We’re Not Laughing: Anti-Latino Humor Has Entered the Mainstream

Roberto Lovato, New York-based contributing Associate Editor with New America Media and a frequent contributor to The Nation Magazine, today wrote about the trend of anti-immigrant humor in mainstream popular culture and our collective lack of attention to this disgusting pattern:

While the immigration debate in Congress ended months ago, the immigrant jokes haven’t. This is not so much because the late night hosts are at the tail end of a political trend, but because they are, in fact, at the front end of a major cultural trend: the mainstreaming of anti-immigrant sentiment.

Immigrant rights activists have concentrated much energy on challenging rightwing radio as well as blatantly racist, formerly fringe video games like “Border Patrol” in which players shoot immigrants for points. But little attention is paid to the more mainstream fare: Top-selling video games in which white good guys kill immigrant bad guys and black and Latino zombies; popular television shows like NBC’s The Office, in which immigrant characters are ridiculed for their accents, nationality, and other traits; movies like the supernatural thriller Constantine or last year’s comic hit Nacho Libre, in which immigrant characters embody evil and stupidity.

The proliferation of anti-immigrant messages in pop culture moved UCLA linguist Otto Santa Ana to study what he calls an “explosion” of anti-immigrant representations in pop culture.

Depictions of Latino immigrants do not all fall into the negative category, however. The Emmy award-winning Ugly Betty sitcom treats immigrant and immigration in a funny yet respectful manner. It’s no accident that the show is produced by immigrant Salma Hayek. A new video game, “ICED! I Can End Deportation,” developed by the New York-based nonprofit Breakthrough, turns players into undocumented immigrants as they flee from cruel border patrol agents. The same Spanish-language radio jocks who played definitive roles in last year’s immigrant mobilizations are continuing citizenship and voter registration campaigns. Comedians such as George Lopez draw attention to racial issues in much the same way African American comedians have done for decades. Columnists such as Gustavo Arellano, who writes the popular “Ask a Mexican,” similarly use judo-like methods to deflect and draw attention to an anti-immigrant streak that grows.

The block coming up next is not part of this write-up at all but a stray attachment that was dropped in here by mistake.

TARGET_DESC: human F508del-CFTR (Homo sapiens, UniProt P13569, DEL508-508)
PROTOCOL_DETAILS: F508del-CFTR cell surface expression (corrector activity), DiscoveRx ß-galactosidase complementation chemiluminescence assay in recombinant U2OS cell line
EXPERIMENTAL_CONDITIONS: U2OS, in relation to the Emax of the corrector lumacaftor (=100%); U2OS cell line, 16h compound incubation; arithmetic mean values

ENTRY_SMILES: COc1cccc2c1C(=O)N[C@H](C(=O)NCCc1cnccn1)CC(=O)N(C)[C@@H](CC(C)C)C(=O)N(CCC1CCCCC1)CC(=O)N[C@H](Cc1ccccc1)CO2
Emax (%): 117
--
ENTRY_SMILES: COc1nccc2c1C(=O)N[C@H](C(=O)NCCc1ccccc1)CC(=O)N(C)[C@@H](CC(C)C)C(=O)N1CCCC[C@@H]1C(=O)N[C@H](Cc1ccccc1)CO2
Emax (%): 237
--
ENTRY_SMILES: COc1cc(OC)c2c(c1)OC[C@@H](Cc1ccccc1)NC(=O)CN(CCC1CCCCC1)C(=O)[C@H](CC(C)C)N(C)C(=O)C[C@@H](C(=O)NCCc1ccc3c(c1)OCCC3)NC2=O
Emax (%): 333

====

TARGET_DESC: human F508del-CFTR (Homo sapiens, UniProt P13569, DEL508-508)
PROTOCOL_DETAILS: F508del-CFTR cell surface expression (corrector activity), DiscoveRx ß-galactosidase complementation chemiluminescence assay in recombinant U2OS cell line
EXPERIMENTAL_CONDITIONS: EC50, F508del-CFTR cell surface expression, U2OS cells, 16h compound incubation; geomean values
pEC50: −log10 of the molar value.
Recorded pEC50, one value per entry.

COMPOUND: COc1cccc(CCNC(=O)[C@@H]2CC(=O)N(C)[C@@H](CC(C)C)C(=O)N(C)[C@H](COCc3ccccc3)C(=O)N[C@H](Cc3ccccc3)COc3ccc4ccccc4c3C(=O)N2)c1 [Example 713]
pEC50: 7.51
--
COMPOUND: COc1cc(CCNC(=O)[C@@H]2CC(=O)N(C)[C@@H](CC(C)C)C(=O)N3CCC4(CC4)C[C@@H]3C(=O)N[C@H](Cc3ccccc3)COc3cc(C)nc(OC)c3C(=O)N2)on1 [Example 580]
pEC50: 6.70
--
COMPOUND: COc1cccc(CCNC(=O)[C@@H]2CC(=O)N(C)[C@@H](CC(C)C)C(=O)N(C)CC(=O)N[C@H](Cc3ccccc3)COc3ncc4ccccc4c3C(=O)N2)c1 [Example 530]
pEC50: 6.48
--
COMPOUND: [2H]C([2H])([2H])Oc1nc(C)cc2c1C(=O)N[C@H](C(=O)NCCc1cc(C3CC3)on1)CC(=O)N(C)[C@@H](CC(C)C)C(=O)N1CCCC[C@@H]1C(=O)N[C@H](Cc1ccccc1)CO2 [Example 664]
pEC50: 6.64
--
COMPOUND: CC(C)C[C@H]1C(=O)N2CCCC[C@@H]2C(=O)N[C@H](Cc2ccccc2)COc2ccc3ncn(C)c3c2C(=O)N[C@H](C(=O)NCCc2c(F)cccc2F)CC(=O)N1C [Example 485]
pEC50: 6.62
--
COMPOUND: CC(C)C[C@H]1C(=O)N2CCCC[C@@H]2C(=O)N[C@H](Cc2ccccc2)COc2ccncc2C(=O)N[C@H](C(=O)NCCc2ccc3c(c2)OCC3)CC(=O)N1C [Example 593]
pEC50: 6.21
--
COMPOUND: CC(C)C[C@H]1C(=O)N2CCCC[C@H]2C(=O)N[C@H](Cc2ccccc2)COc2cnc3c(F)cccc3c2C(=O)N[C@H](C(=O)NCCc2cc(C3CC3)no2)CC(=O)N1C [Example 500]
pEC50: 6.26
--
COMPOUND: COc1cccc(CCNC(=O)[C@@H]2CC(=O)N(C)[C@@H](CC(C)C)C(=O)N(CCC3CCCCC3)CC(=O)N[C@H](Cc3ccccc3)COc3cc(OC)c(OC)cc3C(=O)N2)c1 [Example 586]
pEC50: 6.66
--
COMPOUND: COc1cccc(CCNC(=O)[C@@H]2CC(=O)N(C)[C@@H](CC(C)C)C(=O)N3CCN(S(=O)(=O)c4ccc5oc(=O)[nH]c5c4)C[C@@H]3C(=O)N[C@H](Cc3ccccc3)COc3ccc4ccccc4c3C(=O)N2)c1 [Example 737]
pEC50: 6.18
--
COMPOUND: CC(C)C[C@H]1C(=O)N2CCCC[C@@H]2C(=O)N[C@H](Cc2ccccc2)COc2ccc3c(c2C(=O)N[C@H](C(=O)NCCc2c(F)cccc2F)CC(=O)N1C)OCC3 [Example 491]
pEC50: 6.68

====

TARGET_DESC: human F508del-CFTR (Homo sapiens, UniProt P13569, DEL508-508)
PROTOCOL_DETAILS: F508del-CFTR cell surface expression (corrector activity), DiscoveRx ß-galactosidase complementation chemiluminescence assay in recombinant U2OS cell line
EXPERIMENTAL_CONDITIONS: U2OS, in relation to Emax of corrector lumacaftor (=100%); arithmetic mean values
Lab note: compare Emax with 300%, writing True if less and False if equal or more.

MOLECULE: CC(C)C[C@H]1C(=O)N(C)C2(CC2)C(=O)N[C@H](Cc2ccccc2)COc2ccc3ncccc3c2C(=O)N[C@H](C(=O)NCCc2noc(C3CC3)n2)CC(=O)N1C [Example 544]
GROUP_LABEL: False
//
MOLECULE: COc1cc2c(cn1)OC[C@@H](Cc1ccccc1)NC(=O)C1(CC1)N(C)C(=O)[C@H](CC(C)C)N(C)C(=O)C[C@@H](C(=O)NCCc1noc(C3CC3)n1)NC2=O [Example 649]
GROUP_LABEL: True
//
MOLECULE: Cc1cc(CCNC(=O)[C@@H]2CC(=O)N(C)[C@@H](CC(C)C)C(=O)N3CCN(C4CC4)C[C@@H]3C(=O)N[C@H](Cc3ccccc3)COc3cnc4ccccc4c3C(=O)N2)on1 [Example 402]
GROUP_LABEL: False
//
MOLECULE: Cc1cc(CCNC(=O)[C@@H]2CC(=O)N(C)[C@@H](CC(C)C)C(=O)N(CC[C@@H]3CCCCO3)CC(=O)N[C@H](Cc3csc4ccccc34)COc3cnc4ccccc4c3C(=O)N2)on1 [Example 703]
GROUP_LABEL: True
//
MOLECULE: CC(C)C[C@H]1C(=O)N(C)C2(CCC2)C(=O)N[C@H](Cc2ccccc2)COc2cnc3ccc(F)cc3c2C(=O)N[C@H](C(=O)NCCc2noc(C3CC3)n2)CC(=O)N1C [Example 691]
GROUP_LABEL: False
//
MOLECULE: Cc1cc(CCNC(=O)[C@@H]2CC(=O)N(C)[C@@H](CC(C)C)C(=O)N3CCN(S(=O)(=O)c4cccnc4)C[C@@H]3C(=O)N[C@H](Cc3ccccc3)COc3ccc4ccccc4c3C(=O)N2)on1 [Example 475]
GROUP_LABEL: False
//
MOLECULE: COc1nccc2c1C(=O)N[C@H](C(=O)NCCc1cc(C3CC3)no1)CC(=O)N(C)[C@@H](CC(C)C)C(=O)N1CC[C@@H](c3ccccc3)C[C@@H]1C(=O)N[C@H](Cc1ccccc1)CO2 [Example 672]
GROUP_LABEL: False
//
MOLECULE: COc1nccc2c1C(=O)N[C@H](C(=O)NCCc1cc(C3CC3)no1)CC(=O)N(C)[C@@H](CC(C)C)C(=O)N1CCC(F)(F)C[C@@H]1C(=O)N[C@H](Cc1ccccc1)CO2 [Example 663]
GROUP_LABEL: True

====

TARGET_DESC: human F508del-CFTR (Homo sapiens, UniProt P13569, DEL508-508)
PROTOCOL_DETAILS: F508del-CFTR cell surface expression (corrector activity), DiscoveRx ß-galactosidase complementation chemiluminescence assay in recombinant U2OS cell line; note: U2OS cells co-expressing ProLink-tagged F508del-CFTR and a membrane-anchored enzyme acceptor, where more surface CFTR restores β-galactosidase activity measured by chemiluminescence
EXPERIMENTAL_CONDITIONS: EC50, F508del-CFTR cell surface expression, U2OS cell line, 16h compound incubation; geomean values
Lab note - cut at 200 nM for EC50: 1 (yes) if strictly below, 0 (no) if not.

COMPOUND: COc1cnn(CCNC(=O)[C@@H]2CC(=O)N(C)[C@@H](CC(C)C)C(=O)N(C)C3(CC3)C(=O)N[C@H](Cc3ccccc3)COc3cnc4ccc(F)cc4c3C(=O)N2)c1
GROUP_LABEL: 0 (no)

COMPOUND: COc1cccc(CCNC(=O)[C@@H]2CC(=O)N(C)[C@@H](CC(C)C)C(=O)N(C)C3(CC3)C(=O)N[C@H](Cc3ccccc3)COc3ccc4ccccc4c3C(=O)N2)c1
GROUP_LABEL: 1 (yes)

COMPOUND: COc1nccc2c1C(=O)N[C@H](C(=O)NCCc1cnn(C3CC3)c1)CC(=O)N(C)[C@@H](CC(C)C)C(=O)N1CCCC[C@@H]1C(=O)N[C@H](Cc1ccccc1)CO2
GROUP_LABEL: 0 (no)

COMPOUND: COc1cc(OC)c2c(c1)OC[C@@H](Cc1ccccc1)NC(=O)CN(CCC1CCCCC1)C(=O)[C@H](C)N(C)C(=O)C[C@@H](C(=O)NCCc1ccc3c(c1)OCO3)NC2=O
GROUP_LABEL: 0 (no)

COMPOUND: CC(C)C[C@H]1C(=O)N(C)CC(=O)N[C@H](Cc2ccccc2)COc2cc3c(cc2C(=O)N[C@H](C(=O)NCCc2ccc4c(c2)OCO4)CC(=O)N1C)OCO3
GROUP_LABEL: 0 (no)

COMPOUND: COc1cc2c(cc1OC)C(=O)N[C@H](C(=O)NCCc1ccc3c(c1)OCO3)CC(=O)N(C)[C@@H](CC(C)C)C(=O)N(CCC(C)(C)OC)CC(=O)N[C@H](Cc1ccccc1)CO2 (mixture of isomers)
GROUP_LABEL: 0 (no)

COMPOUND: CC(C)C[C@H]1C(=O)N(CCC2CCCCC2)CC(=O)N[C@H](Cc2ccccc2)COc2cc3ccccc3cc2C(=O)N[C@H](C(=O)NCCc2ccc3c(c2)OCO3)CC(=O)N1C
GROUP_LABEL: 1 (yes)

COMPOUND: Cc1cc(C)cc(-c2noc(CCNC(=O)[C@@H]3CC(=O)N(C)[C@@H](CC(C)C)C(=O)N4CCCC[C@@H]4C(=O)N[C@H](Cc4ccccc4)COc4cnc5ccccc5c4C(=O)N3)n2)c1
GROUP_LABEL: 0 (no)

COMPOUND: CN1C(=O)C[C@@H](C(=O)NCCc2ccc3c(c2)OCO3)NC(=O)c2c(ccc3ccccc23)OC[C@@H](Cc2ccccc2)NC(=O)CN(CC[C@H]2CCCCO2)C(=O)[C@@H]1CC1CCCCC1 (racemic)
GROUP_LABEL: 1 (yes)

Thanks to Prof. Carlos Muñoz, Jr. for sending this out. Read Lovato’s full post here:

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